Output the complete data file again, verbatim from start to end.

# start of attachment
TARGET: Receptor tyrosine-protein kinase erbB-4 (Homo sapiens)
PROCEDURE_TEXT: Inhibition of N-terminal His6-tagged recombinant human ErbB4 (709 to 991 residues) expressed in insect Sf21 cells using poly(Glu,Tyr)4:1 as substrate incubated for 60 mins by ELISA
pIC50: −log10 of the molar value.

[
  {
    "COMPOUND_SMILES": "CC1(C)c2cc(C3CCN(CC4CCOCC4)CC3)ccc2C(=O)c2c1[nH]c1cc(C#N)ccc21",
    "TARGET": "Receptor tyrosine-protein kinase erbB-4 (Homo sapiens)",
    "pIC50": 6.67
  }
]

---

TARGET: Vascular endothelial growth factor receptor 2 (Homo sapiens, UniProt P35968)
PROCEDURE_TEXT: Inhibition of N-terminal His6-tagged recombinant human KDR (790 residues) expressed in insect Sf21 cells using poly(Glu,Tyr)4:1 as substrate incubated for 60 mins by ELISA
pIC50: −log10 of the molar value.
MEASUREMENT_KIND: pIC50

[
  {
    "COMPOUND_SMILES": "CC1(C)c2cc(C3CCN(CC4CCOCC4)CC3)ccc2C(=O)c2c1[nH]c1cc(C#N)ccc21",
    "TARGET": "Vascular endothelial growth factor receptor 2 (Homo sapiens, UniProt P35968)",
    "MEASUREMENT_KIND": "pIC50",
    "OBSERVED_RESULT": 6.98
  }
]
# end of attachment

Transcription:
TARGET: Receptor tyrosine-protein kinase erbB-4 (Homo sapiens)
PROCEDURE_TEXT: Inhibition of N-terminal His6-tagged recombinant human ErbB4 (709 to 991 residues) expressed in insect Sf21 cells using poly(Glu,Tyr)4:1 as substrate incubated for 60 mins by ELISA
pIC50: −log10 of the molar value.

[
  {
    "COMPOUND_SMILES": "CC1(C)c2cc(C3CCN(CC4CCOCC4)CC3)ccc2C(=O)c2c1[nH]c1cc(C#N)ccc21",
    "TARGET": "Receptor tyrosine-protein kinase erbB-4 (Homo sapiens)",
    "pIC50": 6.67
  }
]

---

TARGET: Vascular endothelial growth factor receptor 2 (Homo sapiens, UniProt P35968)
PROCEDURE_TEXT: Inhibition of N-terminal His6-tagged recombinant human KDR (790 residues) expressed in insect Sf21 cells using poly(Glu,Tyr)4:1 as substrate incubated for 60 mins by ELISA
pIC50: −log10 of the molar value.
MEASUREMENT_KIND: pIC50

[
  {
    "COMPOUND_SMILES": "CC1(C)c2cc(C3CCN(CC4CCOCC4)CC3)ccc2C(=O)c2c1[nH]c1cc(C#N)ccc21",
    "TARGET": "Vascular endothelial growth factor receptor 2 (Homo sapiens, UniProt P35968)",
    "MEASUREMENT_KIND": "pIC50",
    "OBSERVED_RESULT": 6.98
  }
]